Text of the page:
Thursday, November 15, 2007

Stirring Bulletin #3

Companies need to embrace the latitude to vary brand expression that the current marketing era provides and use it to their advantage.

We live in an age of fragmentation. The domination of a few networks and a limited number of channels has given way to an ever expanding distribution of content through the web, in which narrow-casting when sufficiently precise is substantial enough to be a viable business model (the long-tail).

More than anyone else, Gen Y and Millenials are particularly comfortable in a world of fragmentation; through the explosion of channels and content they see no pervasive homogeneity in a fast-moving world. They live in a world full of contradictions, exceptions and differences that complexity brings and accept it is they who have to put the pieces together and fashion them into a personal understanding.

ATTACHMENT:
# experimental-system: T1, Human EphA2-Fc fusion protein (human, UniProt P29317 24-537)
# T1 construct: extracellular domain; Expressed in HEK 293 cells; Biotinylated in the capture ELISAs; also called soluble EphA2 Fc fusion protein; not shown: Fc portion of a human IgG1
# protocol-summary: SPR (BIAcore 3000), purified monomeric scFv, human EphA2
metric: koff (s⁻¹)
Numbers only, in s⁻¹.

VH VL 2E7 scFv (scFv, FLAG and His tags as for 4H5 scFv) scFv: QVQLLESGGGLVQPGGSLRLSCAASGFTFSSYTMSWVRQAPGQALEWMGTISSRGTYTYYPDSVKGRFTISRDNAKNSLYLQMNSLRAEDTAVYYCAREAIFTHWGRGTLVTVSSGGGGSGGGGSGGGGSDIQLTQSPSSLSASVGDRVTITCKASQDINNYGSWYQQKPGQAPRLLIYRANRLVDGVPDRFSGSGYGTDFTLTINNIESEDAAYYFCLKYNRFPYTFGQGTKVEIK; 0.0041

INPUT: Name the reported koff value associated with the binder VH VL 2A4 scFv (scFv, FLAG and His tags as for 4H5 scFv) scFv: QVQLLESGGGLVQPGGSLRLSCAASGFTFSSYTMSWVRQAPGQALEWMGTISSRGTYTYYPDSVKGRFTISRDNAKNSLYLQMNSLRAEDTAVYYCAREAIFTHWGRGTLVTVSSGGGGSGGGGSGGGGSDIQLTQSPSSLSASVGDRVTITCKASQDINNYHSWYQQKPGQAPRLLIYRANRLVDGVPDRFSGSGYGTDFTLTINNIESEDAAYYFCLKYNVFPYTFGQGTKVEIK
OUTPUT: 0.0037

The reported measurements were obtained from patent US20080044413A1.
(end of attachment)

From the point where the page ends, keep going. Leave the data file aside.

Middle Ages Thinking

Ensuring consistency in the brand across all points of expression and across product lines delivers clarity of consumer understanding and ensures the company controls what the brand stands for.

Renaissance thinking

Driving effective brand–consumer connections means it is inevitable that the brand will talk to different groups in different ways. People who witness a brand marketing to other groups accept it as a natural reality of marketing practice, not identity crises.


VW markets its cars to a number of different groups spanning at least three life stages. The communications are vastly different in idea and executional form, yet speak to each specific group authentically and with real insight about their outlook and relationship with driving.

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